Keir Starmer effectively defending the government's position nirtoring regulations for a trade deal plus with a longer transition period staying inside the single market and customs union

    He is effectively saying he will accept the Norway option as Marr's commented, accepting UK as a vassal state.

    To be honest if this was the end result I would rather stay in. No control over free movement, our laws, and unable to do our own trade deals is pointless
    He has not permanently committed to the Norway option but certainly wants a longer transition than the Tories do
    The key is to get the transition extended beyond the GE.
  • HYUFDHYUFD Posts: 37,532
    IanB2 said:

    Even now the BBC has only extended the snow warning as far south as Essex and Hertfordshire.

    Snow on the ground in London before Xmas is very rare. Indeed for the southern UK generally, snowfall is statistically more likely at Easter than at Christmas.

    Only if Easter is in March I should think, unlikely by April
  • JonathanJonathan Posts: 7,509

    HYUFD said:

    Keir Starmer effectively defending the government's position nirtoring regulations for a trade deal plus with a longer transition period staying inside the single market and customs union

    He is effectively saying he will accept the Norway option as Marr's commented, accepting UK as a vassal state.

    To be honest if this was the end result I would rather stay in. No control over free movement, our laws, and unable to do our own trade deals is pointless
    How do you think this is going to turn out? Realistically, without resorting to nostalgia.
  • HYUFDHYUFD Posts: 37,532
    Davis says regulatory alignment is focused on outcomes not methods but as Barnier says does not mean single market or customs union membership
  • IanB2IanB2 Posts: 9,271
    HYUFD said:

    IanB2 said:

    Even now the BBC has only extended the snow warning as far south as Essex and Hertfordshire.

    Snow on the ground in London before Xmas is very rare. Indeed for the southern UK generally, snowfall is statistically more likely at Easter than at Christmas.

    Only if Easter is in March I should think, unlikely by April
    The statistic is for Easter Monday v Christmas Day.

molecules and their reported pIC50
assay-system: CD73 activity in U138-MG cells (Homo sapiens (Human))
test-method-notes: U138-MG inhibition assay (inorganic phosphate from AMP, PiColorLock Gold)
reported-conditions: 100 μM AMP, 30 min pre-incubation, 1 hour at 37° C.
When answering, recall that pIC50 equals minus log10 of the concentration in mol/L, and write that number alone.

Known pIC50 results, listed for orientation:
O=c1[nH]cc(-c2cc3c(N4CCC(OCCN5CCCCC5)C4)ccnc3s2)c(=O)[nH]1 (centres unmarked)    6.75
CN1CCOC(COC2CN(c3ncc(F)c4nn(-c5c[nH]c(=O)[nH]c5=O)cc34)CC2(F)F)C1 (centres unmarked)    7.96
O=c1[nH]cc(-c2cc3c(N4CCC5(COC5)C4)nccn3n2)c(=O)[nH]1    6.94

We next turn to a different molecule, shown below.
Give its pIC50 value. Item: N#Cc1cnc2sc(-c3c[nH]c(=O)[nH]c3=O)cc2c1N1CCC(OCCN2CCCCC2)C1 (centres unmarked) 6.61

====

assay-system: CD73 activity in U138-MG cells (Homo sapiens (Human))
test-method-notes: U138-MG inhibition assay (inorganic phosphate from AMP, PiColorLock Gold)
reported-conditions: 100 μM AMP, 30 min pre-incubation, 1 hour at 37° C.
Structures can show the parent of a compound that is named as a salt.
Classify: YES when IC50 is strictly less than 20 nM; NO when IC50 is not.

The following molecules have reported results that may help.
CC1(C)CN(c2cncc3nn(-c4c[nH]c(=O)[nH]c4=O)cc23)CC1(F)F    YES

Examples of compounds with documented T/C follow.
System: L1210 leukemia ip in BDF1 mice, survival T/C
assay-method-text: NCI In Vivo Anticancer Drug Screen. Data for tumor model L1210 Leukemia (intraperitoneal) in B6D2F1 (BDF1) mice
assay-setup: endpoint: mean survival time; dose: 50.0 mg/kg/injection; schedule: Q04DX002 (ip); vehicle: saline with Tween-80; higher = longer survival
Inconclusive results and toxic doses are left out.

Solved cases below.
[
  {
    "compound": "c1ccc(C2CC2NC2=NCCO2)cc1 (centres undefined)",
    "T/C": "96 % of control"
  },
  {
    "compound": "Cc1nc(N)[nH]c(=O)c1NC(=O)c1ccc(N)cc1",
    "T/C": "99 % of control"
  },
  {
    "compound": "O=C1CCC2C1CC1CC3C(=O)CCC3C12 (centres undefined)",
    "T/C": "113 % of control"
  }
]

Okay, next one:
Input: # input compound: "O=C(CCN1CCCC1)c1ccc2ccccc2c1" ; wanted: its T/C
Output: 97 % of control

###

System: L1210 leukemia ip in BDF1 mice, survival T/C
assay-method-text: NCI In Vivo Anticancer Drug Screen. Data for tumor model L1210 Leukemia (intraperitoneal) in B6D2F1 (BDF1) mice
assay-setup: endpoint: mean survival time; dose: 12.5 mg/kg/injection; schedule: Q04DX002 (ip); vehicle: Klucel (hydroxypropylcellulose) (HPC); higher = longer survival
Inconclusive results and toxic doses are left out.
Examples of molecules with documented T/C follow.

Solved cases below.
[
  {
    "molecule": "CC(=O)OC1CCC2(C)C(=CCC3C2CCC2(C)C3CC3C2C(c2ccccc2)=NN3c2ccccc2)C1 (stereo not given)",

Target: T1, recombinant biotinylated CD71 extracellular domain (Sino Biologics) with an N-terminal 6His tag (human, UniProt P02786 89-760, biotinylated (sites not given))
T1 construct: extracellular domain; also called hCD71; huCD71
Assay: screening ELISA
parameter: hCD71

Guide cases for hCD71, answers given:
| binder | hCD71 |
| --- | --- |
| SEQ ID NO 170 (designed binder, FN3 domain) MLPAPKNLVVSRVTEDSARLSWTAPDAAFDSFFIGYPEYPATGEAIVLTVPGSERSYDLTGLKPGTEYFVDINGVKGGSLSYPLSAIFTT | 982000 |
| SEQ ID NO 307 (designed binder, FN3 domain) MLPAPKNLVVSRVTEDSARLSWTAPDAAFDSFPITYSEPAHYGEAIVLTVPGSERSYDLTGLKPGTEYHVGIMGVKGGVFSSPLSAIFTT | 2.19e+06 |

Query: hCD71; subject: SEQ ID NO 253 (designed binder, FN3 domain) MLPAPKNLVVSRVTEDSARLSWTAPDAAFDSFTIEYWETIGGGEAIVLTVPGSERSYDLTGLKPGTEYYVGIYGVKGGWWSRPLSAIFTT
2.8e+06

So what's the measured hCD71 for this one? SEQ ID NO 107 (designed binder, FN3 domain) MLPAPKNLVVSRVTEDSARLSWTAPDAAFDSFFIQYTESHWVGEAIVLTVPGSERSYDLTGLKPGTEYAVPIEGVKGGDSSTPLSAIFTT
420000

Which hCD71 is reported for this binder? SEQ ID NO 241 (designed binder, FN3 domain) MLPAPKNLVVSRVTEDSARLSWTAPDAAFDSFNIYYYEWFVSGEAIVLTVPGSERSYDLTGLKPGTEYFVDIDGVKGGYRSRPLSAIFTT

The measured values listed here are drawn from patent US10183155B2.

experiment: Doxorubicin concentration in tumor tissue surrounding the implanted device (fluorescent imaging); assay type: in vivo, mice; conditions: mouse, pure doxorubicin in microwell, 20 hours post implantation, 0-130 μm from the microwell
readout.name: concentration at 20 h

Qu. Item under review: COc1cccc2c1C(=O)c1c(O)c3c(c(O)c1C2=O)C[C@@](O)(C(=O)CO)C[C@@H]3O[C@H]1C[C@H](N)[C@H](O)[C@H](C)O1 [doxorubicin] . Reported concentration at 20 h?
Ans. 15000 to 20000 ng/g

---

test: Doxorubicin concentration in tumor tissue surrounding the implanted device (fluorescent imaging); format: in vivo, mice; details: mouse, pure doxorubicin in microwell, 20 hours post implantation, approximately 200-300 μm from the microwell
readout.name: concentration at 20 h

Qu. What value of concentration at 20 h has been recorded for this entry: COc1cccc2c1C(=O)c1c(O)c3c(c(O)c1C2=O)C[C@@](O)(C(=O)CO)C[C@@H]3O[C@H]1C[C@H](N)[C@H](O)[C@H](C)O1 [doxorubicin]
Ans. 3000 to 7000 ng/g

• NigelbNigelb Posts: 3,948
    ydoethur said:

    @AnExileinD4

    Gove was a dogmatist who had some ideas that were not bad in and of themselves but no idea of how to implement them effectively where they ran counter to reality. Rayner is a dogmatist with no ideas at all beyond 'me good, they bad' and no idea of how to implement them effectively.

    She has not grown into her brief and Labour's policy on various aspects of education insofar as it has one remains a shambles. About the only significant policy achievement she has was getting Corbyn's not at all a promise on tuition fees scrapped, but beyond that and some vague aspirations on extending adult educational opportunities (not a bad idea in itself) her policy seems to consist mostly of 'we'll do something different on pay, workload and governance but we don't know what it is yet.'

    Put bluntly, there are three issues facing education: funding shortages, accountability and staff recruitment. That's over and above the perennial issue of uneven standards and the difficulty of getting a good education to children from poorer backgrounds.

    For funding shortages there is no obvious cure. Pupil numbers are rising and spending increases are not keeping pace. More money is needed but where it comes from I will freely admit I don't know. Labour's policy was to tax private schools to provide it, but the rates they proposed were so penal most private schools would have closed and therefore there would have been no extra money and a sudden increase in numbers in the state sector.

    Accountability is easy, but nobody is willing to do it. Local authorities are not, surprisingly, particularly accountable, academy chains however are far less so. The easy solution is to leave the school under the control of parent governors. No government will do it because it would be embarrassing if it worked.